LIFE'S BIG QUESTIONS: How Did the Universe Begin?
At the Keck Observatory in Hawaii, astronomers Sandy Faber and Alan Dressler study stars and galaxies through the largest and most powerful telescope on the planet. Using telescopes as time machines, astronomers hope to understand more about the origins of the universe and the Big Bang theory. Through the lens of the Hubble Space Telescope, astronomers are able to travel back in time to see what the universe might have looked like a few billion years ago. Frontiers takes us along for the view.
Activity 1: Modeling Red Shift
Activity 2: Modeling an Expanded Universe
Activity 3: Find Your Place in the Galaxy
Doppler weather radar,
expansion and contraction of materials
ACTIVITY 1: MODELING RED SHIFT
How do astronomers know that the universe is expanding? One way is by the phenomenon of red shift. When Edwin Hubble, the astronomer for whom the Hubble Space Telescope is named, measured the spectrum of distant stars and galaxies, he observed extra amounts of red light (red shifting).
Red shift occurs when a light-emitting body moves away from us. Light waves traveling in front of a body bunch up as it travels; light waves at the trailing end stretch out. The stretched-out light waves are said to be red shifting. Hubble concluded that the red shift means the stars and galaxies are actually moving away, which led him to develop the theory of an expanding universe.
This simple experiment models the red shifting of a moving star.
- long rubber band
- paper star
- Cut the rubber band so it's no longer a loop.
- Stretch the elastic and secure its ends to sturdy supports (chair rungs will work).
- Mark the elastic into 1 cm lengths.
- Make a mark or place a gummed star in the center of the stretched band. Notice how the wavelength marks are the same distance apart on both sides of the star.
- Grasp the star or center mark and stretch it in the direction of one of the supports.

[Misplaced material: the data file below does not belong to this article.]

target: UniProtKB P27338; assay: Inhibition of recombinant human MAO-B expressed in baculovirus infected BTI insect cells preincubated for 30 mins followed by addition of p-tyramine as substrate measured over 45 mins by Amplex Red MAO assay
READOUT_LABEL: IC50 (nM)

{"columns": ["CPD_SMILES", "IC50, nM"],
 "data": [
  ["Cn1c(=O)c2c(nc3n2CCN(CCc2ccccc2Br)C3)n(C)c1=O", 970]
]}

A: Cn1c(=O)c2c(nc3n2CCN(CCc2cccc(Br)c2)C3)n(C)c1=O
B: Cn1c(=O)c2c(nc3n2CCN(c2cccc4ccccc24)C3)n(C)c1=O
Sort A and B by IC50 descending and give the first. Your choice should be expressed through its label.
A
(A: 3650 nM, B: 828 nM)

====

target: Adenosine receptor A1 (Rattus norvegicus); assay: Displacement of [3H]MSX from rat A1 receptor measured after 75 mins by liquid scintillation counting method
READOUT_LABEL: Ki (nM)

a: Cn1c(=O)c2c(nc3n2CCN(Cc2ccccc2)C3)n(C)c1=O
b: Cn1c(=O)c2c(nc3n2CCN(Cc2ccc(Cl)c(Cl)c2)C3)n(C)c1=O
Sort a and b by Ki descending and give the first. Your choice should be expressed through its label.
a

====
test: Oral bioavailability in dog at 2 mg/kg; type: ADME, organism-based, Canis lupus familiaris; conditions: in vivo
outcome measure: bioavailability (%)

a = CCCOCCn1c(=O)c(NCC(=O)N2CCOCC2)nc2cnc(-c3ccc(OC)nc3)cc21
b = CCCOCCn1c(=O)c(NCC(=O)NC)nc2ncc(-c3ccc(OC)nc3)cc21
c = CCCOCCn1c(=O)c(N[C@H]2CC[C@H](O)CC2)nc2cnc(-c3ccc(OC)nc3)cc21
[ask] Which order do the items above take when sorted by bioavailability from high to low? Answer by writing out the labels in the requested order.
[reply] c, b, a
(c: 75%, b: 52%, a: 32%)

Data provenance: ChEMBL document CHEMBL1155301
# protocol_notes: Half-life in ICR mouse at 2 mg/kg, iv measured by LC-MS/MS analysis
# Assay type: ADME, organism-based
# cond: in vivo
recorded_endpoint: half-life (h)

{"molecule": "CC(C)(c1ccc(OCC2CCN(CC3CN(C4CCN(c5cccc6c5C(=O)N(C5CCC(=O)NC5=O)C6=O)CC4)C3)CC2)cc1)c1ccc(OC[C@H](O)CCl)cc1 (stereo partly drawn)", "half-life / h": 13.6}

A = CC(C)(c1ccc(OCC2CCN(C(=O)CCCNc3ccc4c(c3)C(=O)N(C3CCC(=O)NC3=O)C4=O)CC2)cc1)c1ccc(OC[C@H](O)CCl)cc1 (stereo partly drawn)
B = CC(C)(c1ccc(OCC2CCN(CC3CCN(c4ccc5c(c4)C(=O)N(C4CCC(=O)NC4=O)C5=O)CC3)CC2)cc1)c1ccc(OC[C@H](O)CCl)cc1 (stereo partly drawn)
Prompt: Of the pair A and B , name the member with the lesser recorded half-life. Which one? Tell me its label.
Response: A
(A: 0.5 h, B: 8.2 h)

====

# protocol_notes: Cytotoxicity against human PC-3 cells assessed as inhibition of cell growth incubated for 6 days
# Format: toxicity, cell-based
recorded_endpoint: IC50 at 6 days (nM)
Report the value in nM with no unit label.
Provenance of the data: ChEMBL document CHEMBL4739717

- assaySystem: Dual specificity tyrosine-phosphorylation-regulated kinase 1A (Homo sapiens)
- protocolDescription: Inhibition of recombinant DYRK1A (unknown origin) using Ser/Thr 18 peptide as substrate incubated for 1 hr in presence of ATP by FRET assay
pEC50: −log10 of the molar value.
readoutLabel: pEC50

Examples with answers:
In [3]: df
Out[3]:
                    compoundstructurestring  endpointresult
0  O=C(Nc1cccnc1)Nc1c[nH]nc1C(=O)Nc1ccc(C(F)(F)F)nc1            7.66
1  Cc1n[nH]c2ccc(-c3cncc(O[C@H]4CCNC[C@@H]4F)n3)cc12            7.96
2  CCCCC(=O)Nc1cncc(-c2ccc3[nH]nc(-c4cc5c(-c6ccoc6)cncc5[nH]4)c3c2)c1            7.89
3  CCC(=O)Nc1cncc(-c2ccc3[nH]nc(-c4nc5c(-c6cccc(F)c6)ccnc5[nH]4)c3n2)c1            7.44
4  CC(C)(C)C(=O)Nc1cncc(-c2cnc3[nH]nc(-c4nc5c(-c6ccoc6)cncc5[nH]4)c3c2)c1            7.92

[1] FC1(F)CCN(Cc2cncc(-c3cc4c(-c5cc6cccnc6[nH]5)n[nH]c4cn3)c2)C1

- What happens to the 1 cm markings?
- How do the distances between marks relate to frequency?
- Considering that this model represents red shift, on which side of the star would the observer on Earth most likely be?
- The marks on one side bunch up, while marks on the other side stretch out.
- The closer together the marks, the higher the frequency. The farther apart the marks, the lower the frequency.
- The side where the marks are stretched.
- The red shifting of stars and galaxies is an example of the Doppler effect. Brainstorm a similar activity to model sound waves.
- Research the actual wavelength of colors. Use string to build a model that illustrates the comparative wave shapes of red, yellow and blue. Build a model that illustrates what happens during the Doppler effect.
- Investigate Doppler radar -- how does it work and why does it make a difference to pilots?
- The Earth spins on its axis, rotates around the sun and revolves in a spiral arm around the Milky Way center. How might each of these movements affect the red shift of distant galaxies?
ACTIVITY 2: MODELING AN EXPANDED UNIVERSE
Galaxies are not only moving away from Earth, but according to many scientists they are also traveling out from the location of the Big Bang.
- To model the expanding universe, you'll need a balloon, ruler and gummed stars. Place the stars on an uninflated balloon in a random pattern. (You may also use a marker to mark "stars" on a balloon instead.) Measure the distance between any five pairs of stars, and record this information. Then inflate the balloon halfway. Remeasure the distance of your selected pairs. Have any of the stars gotten closer? Explain. Inflate the balloon to its fullest capacity. Remeasure the distances. What has changed? Why?
ACTIVITY 3: FIND YOUR PLACE IN THE GALAXY